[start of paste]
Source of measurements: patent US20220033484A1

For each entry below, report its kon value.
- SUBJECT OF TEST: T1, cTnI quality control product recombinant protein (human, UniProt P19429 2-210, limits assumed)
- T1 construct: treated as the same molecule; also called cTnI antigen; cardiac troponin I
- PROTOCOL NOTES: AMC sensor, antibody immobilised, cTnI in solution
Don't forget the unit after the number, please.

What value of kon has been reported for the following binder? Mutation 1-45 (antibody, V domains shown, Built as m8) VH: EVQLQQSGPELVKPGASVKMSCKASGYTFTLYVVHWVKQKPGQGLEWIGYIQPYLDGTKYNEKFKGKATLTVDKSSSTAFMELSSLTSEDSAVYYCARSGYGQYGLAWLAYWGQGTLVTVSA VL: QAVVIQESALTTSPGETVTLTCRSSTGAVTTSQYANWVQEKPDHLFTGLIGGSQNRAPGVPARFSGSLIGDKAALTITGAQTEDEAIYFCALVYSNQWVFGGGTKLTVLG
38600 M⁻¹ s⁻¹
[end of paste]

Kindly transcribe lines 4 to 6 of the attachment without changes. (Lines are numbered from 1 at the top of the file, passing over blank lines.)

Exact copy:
- T1 construct: treated as the same molecule; also called cTnI antigen; cardiac troponin I
- PROTOCOL NOTES: AMC sensor, antibody immobilised, cTnI in solution
Don't forget the unit after the number, please.